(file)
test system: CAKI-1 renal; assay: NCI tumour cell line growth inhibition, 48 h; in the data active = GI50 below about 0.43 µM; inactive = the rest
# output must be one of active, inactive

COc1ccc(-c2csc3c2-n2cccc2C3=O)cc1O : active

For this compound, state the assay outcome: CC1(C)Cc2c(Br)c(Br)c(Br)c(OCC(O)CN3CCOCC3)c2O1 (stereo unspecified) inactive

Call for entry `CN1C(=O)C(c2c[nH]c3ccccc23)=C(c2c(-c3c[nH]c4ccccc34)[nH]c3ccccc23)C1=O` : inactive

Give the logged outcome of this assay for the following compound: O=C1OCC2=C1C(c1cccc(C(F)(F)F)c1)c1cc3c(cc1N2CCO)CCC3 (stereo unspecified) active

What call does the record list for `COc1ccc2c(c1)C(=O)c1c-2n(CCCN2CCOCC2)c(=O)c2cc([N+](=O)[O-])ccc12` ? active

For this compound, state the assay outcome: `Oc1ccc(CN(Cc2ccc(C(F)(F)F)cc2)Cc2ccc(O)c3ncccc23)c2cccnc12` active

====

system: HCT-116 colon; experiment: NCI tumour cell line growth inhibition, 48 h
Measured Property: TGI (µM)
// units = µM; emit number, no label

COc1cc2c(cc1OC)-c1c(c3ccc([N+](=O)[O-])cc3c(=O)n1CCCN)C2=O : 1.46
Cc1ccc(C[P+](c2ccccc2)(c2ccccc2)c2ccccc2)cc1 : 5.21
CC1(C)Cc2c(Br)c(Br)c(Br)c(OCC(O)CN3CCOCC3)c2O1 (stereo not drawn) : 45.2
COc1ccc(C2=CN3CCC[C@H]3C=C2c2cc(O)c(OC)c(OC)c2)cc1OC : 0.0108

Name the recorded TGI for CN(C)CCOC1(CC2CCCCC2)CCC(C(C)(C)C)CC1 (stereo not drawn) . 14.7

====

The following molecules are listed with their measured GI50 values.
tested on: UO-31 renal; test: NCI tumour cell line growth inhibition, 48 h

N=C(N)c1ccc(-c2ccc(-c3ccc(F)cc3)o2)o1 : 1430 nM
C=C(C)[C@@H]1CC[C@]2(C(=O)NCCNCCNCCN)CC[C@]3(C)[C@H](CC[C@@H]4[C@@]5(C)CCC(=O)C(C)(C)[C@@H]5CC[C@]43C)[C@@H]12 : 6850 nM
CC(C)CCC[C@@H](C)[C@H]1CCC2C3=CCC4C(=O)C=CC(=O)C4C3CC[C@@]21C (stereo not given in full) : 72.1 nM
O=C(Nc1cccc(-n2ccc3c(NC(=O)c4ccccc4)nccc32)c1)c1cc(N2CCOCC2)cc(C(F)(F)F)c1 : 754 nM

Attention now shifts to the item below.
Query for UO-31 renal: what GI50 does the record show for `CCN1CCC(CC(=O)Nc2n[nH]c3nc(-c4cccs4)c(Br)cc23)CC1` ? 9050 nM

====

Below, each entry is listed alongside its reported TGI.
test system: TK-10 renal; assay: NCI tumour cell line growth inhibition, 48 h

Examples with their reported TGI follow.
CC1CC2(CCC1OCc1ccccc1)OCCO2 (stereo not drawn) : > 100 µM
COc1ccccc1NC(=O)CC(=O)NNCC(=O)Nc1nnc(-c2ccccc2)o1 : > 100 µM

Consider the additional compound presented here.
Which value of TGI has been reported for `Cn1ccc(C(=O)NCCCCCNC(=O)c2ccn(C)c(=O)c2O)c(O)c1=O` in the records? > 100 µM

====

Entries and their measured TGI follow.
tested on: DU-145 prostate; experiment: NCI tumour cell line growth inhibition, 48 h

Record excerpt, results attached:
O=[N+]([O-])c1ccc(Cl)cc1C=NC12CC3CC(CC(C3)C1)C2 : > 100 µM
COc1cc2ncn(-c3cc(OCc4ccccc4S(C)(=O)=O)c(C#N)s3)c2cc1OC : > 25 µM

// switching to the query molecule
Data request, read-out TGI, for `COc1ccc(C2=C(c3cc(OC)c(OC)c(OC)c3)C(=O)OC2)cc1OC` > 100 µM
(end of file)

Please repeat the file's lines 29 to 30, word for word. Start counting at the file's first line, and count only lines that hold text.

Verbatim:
test system: TK-10 renal; assay: NCI tumour cell line growth inhibition, 48 h

Examples with their reported TGI follow.